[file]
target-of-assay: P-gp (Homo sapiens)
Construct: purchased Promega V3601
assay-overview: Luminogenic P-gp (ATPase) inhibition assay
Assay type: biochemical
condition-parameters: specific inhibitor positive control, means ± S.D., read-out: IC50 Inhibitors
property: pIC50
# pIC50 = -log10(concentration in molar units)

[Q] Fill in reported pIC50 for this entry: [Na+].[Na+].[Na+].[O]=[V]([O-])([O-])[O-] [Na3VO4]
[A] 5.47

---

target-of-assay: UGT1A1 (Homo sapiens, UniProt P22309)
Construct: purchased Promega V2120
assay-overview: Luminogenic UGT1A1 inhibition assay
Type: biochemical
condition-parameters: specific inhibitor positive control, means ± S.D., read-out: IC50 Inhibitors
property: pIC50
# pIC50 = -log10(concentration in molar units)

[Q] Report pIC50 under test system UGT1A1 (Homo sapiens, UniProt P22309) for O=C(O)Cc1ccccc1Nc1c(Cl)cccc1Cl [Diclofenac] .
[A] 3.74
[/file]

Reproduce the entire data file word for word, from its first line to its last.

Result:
target-of-assay: P-gp (Homo sapiens)
Construct: purchased Promega V3601
assay-overview: Luminogenic P-gp (ATPase) inhibition assay
Assay type: biochemical
condition-parameters: specific inhibitor positive control, means ± S.D., read-out: IC50 Inhibitors
property: pIC50
# pIC50 = -log10(concentration in molar units)

[Q] Fill in reported pIC50 for this entry: [Na+].[Na+].[Na+].[O]=[V]([O-])([O-])[O-] [Na3VO4]
[A] 5.47

---

target-of-assay: UGT1A1 (Homo sapiens, UniProt P22309)
Construct: purchased Promega V2120
assay-overview: Luminogenic UGT1A1 inhibition assay
Type: biochemical
condition-parameters: specific inhibitor positive control, means ± S.D., read-out: IC50 Inhibitors
property: pIC50
# pIC50 = -log10(concentration in molar units)

[Q] Report pIC50 under test system UGT1A1 (Homo sapiens, UniProt P22309) for O=C(O)Cc1ccccc1Nc1c(Cl)cccc1Cl [Diclofenac] .
[A] 3.74